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Genetics: Gene Expression and Genetic Change

Tony Tran*

Department of Biology, University of Siegen, Germany

*Corresponding Author:
Tony Tran
Department of Biology, University of Siegen, Germany
E-mail: [email protected]

Received date: 07/12/2021; Accepted date: 21/12/2021; Published date: 28/12/2021

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Genetics is a branch of biology that deals with genetic research, genetic diversity, and genetics in living things. Genetic inheritance and genetic processes are still fundamental genetic principles, but modern genes have expanded beyond the genetic code to learn the function and behavior of genes. Genetics and function, diversity, and distribution are studied within the context of a cell, living organism, and within the context of human populations. Genetics has created several domains, including molecular genetics, epigenetics and human genetics. Genetic processes work in conjunction with living organisms and information that affects growth and behaviour, often referred to as environmental anti-aging. An old example is two seeds of genetically modified maize, one stored in a cool climate and the other in a dry place. Although the average length of two varieties of corn may be genetically modified, the one on the dry land only grows to be half the height of the temperate climate due to the lack of water and nutrients in its area. When cells divide, their entire genome is copied and each daughter cell inherits one copy. This process, called mitosis, is an easy birth process and is the basis for abnormal reproduction. Asexual reproduction can also occur in multicellular organisms, producing offspring that receive their genome from a single parent. Descendants similar to their parents are called clones. Although genes contain all the information that a living organism uses to function, the environment plays a key role in determining the final phenotypes that a living organism exhibits. The term nature and growth refers to this interconnected relationship. The phenotype of an organism depends on the interaction of genes with the environment. An interesting example is the color of a Siamese cat coat. In this case, the cat's body temperature plays a key role. The genetic code of the black-haired cat, thus producing cat hair cells produces the protein cells that cause black hair. But these proteins that produce black hair that are sensitive to temperature and denature in high temperatures, fail to produce black hair color in areas where the cat has a high body temperature. However, in low temperatures, the protein structure is stable and produces a normal black hair color. Protein is often used in cold skin areas such as the legs, ears, tail, and face so that the cat has dark hair on its edges. Nature plays a major role in the effects of human genetic phenylketonuria. Altered gene phenylketonuria disrupts the body's ability to break down the amino acid phenylalanine, causing toxic accumulation of centralized molecules, which, in turn, cause severe symptoms of progressive mental retardation and fainting. However, if a person with phenylketonuria changes following a strict diet that avoids this amino acid, it remains normal and healthy. The most common way to determine how genes and environment contribute to a phenotype involves studying the same twins as siblings, or more siblings. The same siblings are genetically similar as they come from the same zygote. Meanwhile, the twin brothers are very different from each other like normal siblings. By comparing how often those illnesses occur in pairs of identical twins and how often they occur in pairs of twin brothers, scientists can determine whether the disorder is due to genetic or biological causes. One notable example involved the study of Genain quadruplets, which were similar to the four twins diagnosed with schizophrenia. However, such studies do not make the difference between the genetic makeup and the natural factors that affect embryonic development. The differences in genetic expression are particularly evident among multicellular organisms, in which all cells belong to the same genome but have very different structures and behaviors due to the expression of different genetic sets. All cells in a multicellular organism come from a single cell, are divided into different cell types in response to external and intercellular signals and gradually develop different genetic expression patterns to form different behaviors. Since no single gene is responsible for the development of structures within multicellular organisms, these patterns arise from complex interactions between multiple cells. Although geneticists initially studied the biological diversity of living things, researchers began to focus on the genetic code of a particular organism. The fact that important research is already available of a given organism may encourage new researchers to choose to continue research, and eventually a few biological models will form the basis for more genetic research. Common research topics in the genetic model include the study of gene control and the involvement of genes in the development of cancer.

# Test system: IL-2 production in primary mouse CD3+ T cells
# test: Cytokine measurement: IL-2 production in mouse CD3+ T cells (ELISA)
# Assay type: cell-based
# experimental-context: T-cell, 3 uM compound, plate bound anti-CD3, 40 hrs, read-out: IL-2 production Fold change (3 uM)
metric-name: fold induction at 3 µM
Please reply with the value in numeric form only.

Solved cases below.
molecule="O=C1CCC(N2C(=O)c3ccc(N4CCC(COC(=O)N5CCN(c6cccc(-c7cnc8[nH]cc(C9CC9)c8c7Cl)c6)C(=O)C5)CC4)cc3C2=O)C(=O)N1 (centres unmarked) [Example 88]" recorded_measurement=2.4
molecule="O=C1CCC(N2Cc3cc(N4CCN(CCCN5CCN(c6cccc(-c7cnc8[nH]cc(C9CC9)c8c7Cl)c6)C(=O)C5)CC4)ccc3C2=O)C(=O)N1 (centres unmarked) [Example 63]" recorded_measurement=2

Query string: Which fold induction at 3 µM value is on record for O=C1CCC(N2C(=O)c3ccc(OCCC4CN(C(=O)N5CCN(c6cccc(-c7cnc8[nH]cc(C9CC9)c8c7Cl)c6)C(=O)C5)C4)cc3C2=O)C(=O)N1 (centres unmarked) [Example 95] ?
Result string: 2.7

Conflict of Interest